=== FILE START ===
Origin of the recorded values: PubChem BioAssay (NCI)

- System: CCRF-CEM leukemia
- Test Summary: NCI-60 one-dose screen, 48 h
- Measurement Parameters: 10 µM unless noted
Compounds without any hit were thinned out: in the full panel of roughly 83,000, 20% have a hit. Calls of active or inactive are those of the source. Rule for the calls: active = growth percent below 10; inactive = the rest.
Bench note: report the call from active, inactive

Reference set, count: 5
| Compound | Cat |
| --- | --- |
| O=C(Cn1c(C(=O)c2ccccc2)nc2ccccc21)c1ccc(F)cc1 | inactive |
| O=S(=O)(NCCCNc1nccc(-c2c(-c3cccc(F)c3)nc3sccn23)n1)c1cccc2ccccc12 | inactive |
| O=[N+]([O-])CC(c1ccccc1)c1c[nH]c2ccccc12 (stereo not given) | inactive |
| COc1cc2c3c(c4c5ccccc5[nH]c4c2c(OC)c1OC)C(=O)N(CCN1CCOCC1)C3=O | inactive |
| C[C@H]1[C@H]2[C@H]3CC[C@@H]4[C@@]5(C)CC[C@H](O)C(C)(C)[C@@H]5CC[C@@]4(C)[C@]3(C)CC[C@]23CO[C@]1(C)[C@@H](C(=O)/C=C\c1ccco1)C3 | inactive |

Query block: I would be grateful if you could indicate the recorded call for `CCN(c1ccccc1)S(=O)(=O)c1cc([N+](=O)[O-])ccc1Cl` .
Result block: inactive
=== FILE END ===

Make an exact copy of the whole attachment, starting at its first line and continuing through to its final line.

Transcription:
Origin of the recorded values: PubChem BioAssay (NCI)

- System: CCRF-CEM leukemia
- Test Summary: NCI-60 one-dose screen, 48 h
- Measurement Parameters: 10 µM unless noted
Compounds without any hit were thinned out: in the full panel of roughly 83,000, 20% have a hit. Calls of active or inactive are those of the source. Rule for the calls: active = growth percent below 10; inactive = the rest.
Bench note: report the call from active, inactive

Reference set, count: 5
| Compound | Cat |
| --- | --- |
| O=C(Cn1c(C(=O)c2ccccc2)nc2ccccc21)c1ccc(F)cc1 | inactive |
| O=S(=O)(NCCCNc1nccc(-c2c(-c3cccc(F)c3)nc3sccn23)n1)c1cccc2ccccc12 | inactive |
| O=[N+]([O-])CC(c1ccccc1)c1c[nH]c2ccccc12 (stereo not given) | inactive |
| COc1cc2c3c(c4c5ccccc5[nH]c4c2c(OC)c1OC)C(=O)N(CCN1CCOCC1)C3=O | inactive |
| C[C@H]1[C@H]2[C@H]3CC[C@@H]4[C@@]5(C)CC[C@H](O)C(C)(C)[C@@H]5CC[C@@]4(C)[C@]3(C)CC[C@]23CO[C@]1(C)[C@@H](C(=O)/C=C\c1ccco1)C3 | inactive |

Query block: I would be grateful if you could indicate the recorded call for `CCN(c1ccccc1)S(=O)(=O)c1cc([N+](=O)[O-])ccc1Cl` .
Result block: inactive